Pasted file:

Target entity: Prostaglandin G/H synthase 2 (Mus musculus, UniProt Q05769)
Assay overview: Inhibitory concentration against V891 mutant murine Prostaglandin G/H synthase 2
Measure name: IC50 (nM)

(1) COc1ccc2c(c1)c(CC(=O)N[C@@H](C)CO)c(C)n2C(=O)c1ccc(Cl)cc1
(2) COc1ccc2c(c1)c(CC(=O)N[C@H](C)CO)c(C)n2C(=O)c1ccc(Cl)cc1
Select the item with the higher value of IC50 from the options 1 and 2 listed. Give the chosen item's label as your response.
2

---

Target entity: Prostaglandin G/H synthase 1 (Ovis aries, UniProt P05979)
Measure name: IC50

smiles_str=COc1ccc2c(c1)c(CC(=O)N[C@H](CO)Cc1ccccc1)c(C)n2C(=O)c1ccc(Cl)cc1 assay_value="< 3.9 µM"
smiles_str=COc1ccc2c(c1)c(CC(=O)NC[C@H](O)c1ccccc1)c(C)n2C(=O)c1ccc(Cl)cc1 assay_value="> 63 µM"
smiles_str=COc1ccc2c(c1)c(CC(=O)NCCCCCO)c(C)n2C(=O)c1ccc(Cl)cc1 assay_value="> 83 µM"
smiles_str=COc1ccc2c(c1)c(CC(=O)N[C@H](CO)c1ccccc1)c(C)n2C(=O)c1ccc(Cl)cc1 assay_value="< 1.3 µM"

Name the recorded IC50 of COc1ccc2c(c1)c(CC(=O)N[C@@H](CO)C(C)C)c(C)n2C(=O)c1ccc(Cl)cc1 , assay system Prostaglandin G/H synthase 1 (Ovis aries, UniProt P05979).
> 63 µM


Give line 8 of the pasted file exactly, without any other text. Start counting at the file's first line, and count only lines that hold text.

---